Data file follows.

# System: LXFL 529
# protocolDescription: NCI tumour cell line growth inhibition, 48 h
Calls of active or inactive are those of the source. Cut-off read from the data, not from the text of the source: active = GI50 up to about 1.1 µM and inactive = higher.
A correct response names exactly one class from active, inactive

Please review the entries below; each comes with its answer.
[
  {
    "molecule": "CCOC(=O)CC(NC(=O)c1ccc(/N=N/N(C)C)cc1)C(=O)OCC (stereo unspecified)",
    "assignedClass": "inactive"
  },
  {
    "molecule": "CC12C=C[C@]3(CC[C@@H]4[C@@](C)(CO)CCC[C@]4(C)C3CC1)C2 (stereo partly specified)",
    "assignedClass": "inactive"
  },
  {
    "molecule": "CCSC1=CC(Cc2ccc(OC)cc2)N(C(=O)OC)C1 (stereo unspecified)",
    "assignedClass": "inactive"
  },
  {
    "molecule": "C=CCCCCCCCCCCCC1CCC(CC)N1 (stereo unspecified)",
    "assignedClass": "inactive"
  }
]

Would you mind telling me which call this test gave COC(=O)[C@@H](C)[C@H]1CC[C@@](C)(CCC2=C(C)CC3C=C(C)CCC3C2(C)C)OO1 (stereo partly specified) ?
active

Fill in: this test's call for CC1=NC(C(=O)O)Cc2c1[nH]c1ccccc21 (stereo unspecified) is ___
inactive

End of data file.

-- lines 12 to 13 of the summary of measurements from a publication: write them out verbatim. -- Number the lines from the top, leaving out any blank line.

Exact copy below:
    "molecule": "CC12C=C[C@]3(CC[C@@H]4[C@@](C)(CO)CCC[C@]4(C)C3CC1)C2 (stereo partly specified)",
    "assignedClass": "inactive"